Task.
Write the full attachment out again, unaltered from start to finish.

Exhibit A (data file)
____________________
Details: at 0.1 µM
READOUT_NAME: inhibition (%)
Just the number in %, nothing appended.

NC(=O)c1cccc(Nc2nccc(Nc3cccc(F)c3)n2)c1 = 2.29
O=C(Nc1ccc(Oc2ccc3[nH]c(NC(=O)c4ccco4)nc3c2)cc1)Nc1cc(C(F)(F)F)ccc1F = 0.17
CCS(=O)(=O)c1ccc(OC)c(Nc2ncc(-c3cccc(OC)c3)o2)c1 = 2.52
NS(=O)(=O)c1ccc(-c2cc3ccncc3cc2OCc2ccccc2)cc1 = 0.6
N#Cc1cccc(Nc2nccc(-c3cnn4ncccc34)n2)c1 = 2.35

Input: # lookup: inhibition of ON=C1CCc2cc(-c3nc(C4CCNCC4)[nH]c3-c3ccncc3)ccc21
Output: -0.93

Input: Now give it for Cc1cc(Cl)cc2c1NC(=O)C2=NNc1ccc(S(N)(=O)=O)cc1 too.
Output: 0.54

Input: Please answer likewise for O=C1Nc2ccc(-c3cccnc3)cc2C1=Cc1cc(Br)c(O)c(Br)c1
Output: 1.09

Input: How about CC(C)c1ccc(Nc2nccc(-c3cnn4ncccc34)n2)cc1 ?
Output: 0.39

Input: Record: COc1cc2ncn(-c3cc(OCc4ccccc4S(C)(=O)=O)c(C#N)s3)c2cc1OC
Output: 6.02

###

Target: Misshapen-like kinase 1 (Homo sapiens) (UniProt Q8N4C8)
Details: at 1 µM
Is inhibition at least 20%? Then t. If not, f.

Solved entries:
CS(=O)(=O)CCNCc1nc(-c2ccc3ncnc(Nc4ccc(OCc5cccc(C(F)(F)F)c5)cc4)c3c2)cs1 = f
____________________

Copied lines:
Details: at 0.1 µM
READOUT_NAME: inhibition (%)
Just the number in %, nothing appended.

NC(=O)c1cccc(Nc2nccc(Nc3cccc(F)c3)n2)c1 = 2.29
O=C(Nc1ccc(Oc2ccc3[nH]c(NC(=O)c4ccco4)nc3c2)cc1)Nc1cc(C(F)(F)F)ccc1F = 0.17
CCS(=O)(=O)c1ccc(OC)c(Nc2ncc(-c3cccc(OC)c3)o2)c1 = 2.52
NS(=O)(=O)c1ccc(-c2cc3ccncc3cc2OCc2ccccc2)cc1 = 0.6
N#Cc1cccc(Nc2nccc(-c3cnn4ncccc34)n2)c1 = 2.35

Input: # lookup: inhibition of ON=C1CCc2cc(-c3nc(C4CCNCC4)[nH]c3-c3ccncc3)ccc21
Output: -0.93

Input: Now give it for Cc1cc(Cl)cc2c1NC(=O)C2=NNc1ccc(S(N)(=O)=O)cc1 too.
Output: 0.54

Input: Please answer likewise for O=C1Nc2ccc(-c3cccnc3)cc2C1=Cc1cc(Br)c(O)c(Br)c1
Output: 1.09

Input: How about CC(C)c1ccc(Nc2nccc(-c3cnn4ncccc34)n2)cc1 ?
Output: 0.39

Input: Record: COc1cc2ncn(-c3cc(OCc4ccccc4S(C)(=O)=O)c(C#N)s3)c2cc1OC
Output: 6.02

###

Target: Misshapen-like kinase 1 (Homo sapiens) (UniProt Q8N4C8)
Details: at 1 µM
Is inhibition at least 20%? Then t. If not, f.

Solved entries:
CS(=O)(=O)CCNCc1nc(-c2ccc3ncnc(Nc4ccc(OCc5cccc(C(F)(F)F)c5)cc4)c3c2)cs1 = f